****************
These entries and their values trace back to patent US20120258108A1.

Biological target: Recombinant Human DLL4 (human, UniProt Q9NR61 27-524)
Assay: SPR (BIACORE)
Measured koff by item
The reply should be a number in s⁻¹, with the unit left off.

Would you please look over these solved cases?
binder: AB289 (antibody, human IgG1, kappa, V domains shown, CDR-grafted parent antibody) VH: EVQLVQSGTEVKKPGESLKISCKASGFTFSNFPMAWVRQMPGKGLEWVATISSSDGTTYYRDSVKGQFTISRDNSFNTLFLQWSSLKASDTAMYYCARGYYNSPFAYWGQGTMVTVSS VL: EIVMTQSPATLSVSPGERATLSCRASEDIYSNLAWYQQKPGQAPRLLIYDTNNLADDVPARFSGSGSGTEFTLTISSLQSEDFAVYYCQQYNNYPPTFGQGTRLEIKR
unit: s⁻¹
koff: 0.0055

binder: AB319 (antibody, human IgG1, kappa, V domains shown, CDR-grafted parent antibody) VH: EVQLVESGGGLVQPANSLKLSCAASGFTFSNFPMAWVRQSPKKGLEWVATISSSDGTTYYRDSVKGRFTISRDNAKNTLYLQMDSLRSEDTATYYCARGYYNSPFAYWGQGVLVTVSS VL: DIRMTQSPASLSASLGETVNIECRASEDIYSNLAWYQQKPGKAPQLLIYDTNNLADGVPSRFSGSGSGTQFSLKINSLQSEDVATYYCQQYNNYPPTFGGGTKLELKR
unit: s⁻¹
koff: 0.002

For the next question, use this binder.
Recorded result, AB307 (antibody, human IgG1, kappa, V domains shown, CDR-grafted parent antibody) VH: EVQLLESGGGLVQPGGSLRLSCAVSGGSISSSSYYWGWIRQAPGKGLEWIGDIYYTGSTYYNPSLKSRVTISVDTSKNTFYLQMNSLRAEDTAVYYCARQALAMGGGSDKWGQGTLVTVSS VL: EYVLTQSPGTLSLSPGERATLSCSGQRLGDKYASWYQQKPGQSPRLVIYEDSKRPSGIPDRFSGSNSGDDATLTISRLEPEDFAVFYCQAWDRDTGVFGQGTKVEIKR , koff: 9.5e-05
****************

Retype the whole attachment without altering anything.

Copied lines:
These entries and their values trace back to patent US20120258108A1.

Biological target: Recombinant Human DLL4 (human, UniProt Q9NR61 27-524)
Assay: SPR (BIACORE)
Measured koff by item
The reply should be a number in s⁻¹, with the unit left off.

Would you please look over these solved cases?
binder: AB289 (antibody, human IgG1, kappa, V domains shown, CDR-grafted parent antibody) VH: EVQLVQSGTEVKKPGESLKISCKASGFTFSNFPMAWVRQMPGKGLEWVATISSSDGTTYYRDSVKGQFTISRDNSFNTLFLQWSSLKASDTAMYYCARGYYNSPFAYWGQGTMVTVSS VL: EIVMTQSPATLSVSPGERATLSCRASEDIYSNLAWYQQKPGQAPRLLIYDTNNLADDVPARFSGSGSGTEFTLTISSLQSEDFAVYYCQQYNNYPPTFGQGTRLEIKR
unit: s⁻¹
koff: 0.0055

binder: AB319 (antibody, human IgG1, kappa, V domains shown, CDR-grafted parent antibody) VH: EVQLVESGGGLVQPANSLKLSCAASGFTFSNFPMAWVRQSPKKGLEWVATISSSDGTTYYRDSVKGRFTISRDNAKNTLYLQMDSLRSEDTATYYCARGYYNSPFAYWGQGVLVTVSS VL: DIRMTQSPASLSASLGETVNIECRASEDIYSNLAWYQQKPGKAPQLLIYDTNNLADGVPSRFSGSGSGTQFSLKINSLQSEDVATYYCQQYNNYPPTFGGGTKLELKR
unit: s⁻¹
koff: 0.002

For the next question, use this binder.
Recorded result, AB307 (antibody, human IgG1, kappa, V domains shown, CDR-grafted parent antibody) VH: EVQLLESGGGLVQPGGSLRLSCAVSGGSISSSSYYWGWIRQAPGKGLEWIGDIYYTGSTYYNPSLKSRVTISVDTSKNTFYLQMNSLRAEDTAVYYCARQALAMGGGSDKWGQGTLVTVSS VL: EYVLTQSPGTLSLSPGERATLSCSGQRLGDKYASWYQQKPGQSPRLVIYEDSKRPSGIPDRFSGSNSGDDATLTISRLEPEDFAVFYCQAWDRDTGVFGQGTKVEIKR , koff: 9.5e-05